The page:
The following has been copied from the comments to March 4, 2008. The rule of thumb is: if one person asks, twenty want to know! The question was:

I enjoy your blog but I still have a lot to learn. What do you mean by “crossed” in the Notes section of the volume highlights when you write “RBC crossed 15,000 at 19.07″ or “RBC crossed 100,000 at 23.20, then Nesbitt crossed 50,000 at the same price”? I assume you mean they bought the stock at that price but I am just not sure. Thks


A dealer “crosses” a trade when he acts for both the buyer and the seller. In institutional trading, it is very common for large trades not to be posted publicly – showing too much size might scare away counterparties, and lead to other traders playing traders’ games. 

There are other, better reasons: say, for instance that you are the investment manager for 100 clients holding varying numbers of shares. If you were to put it up publicly and only get a partial fill – say, 57,600 shares – you’ve got headaches splitting it up fairly and headaches having all those clients with tiny, virtually untradeable positions.

The best reason for doing this is if the order is contingent: maybe you want to sell PWF.PR.K to buy POW.PR.D and take out $0.45 on the switch. In that case, the dealer’s got two orders to fill. Maybe he can sell the PWF.PR.K, but can’t find any POW.PR.D for you (or he finds some, but he can’t put the deal together in such a way that you take out your $0.45). In that case, nothing will happen – and the next day, maybe you’ll call another dealer.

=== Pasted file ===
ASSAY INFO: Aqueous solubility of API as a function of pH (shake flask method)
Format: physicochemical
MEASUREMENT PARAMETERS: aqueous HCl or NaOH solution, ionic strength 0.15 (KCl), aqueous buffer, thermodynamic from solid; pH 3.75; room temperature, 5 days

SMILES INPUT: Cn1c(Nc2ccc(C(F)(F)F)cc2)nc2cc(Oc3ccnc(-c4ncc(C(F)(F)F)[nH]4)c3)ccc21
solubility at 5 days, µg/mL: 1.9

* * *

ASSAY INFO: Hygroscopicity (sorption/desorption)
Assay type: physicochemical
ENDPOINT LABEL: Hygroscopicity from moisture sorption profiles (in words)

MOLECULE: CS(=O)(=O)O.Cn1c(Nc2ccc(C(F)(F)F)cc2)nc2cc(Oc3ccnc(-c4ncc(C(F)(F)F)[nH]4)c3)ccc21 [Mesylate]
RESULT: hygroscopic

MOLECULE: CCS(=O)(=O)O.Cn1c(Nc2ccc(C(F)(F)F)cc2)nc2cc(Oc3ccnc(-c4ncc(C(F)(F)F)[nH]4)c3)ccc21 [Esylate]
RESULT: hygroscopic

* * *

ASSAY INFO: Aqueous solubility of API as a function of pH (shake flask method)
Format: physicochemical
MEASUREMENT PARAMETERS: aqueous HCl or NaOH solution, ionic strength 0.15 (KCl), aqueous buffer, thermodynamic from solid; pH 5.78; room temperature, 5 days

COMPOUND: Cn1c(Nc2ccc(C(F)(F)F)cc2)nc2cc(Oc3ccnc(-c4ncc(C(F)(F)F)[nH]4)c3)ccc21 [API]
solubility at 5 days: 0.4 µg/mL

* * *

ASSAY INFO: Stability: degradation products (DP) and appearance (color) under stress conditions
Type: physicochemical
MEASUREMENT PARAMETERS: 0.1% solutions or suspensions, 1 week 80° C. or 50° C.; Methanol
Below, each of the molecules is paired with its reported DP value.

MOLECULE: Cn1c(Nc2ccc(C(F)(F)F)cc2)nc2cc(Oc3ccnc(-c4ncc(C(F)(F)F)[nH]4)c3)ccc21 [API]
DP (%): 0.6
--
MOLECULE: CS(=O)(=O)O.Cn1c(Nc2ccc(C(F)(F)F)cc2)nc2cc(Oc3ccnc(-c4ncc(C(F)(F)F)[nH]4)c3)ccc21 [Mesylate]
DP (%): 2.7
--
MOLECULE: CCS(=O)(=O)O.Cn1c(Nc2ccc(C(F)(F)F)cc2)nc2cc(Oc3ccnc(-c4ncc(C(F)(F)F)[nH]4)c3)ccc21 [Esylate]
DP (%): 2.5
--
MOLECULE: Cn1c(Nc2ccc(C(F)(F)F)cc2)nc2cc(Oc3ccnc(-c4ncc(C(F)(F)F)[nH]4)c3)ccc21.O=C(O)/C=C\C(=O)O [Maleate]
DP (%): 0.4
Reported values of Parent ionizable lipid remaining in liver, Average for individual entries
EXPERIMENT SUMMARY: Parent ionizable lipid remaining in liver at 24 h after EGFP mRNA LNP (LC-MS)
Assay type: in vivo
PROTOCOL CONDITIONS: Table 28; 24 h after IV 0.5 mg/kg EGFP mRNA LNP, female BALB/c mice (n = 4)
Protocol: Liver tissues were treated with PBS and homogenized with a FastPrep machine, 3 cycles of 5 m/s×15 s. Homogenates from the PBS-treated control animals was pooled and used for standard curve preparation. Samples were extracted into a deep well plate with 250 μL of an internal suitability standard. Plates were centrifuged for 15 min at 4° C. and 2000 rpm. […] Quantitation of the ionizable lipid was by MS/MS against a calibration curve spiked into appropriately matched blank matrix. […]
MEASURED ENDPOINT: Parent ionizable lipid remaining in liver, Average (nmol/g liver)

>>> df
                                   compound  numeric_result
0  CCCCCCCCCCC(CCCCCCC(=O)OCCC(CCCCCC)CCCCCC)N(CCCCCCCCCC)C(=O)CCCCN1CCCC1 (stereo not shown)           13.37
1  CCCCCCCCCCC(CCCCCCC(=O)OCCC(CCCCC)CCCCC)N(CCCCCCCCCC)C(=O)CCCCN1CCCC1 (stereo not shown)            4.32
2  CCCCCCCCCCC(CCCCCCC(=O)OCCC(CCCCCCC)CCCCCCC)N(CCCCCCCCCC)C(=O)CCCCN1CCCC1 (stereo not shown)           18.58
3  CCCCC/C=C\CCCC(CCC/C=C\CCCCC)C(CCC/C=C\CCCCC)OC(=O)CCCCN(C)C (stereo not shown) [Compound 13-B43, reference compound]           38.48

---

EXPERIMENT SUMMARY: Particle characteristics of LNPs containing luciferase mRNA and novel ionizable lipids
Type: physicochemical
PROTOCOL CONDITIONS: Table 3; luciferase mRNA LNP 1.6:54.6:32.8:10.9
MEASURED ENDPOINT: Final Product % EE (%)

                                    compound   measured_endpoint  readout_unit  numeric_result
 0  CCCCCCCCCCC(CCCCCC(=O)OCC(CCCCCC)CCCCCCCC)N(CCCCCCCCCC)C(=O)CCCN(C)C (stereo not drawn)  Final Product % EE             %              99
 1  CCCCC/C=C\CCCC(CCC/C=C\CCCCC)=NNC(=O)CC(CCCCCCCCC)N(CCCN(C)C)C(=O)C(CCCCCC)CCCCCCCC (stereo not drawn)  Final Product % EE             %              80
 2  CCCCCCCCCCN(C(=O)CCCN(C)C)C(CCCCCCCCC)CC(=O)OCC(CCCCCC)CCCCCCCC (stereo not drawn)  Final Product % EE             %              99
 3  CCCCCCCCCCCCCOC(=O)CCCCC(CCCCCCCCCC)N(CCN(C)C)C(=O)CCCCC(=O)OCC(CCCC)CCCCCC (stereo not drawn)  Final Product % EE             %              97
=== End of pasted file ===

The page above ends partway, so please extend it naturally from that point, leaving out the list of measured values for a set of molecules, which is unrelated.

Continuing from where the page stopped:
Whatever your reason, if you want to sell 100,000 shares of PWF.PR.K, you will not get your dealer to put this on the board for you. What you will do is ask him to find a buyer. He then checks his rolodex for people who have shown interest in PWF.PR.K in the past – or managers he’s talked to recently who have expressed a longing to purchase a high quality perpetual discount issue of any nature – and start dealing. Once he’s found a buyer who is willing to pay what you’re willing to sell for, he’s happy.

The exchange requires that this trade be recorded on their books. As long as the price is equal to or higher than the posted bid, and equal to or lower than the posted offer, then everything is OK and the trade gets filled as a cross.

A more specialized type of cross is when the dealer is acting for both the buyer and the seller – and so is the investment manager! This is an internal cross. The investment manager might have two funds: Acme Dividend Fund and Acme Preferred Share Fund. These two funds have differing cash flows, such that Dividend Fund needs to raise $2.5-million, and Preferred Fund needs to invest the same amount. In many cases – not all cases, but many cases – it makes sense according to the mandates of both funds that one sells to other. The investment manager gets the dealer to do it for him, the dealer ensures the price is fair, marks the trade as an “internal cross”, and Bob’s your uncle.

There are other specialized cross types as well.

One Response to “Crosses”

  1. […] not necessarily mean they earned good money on the crosses – some of them could have been internal crosses (with a single manager shuffling issues around his portfolios; not something that should cost a lot […]

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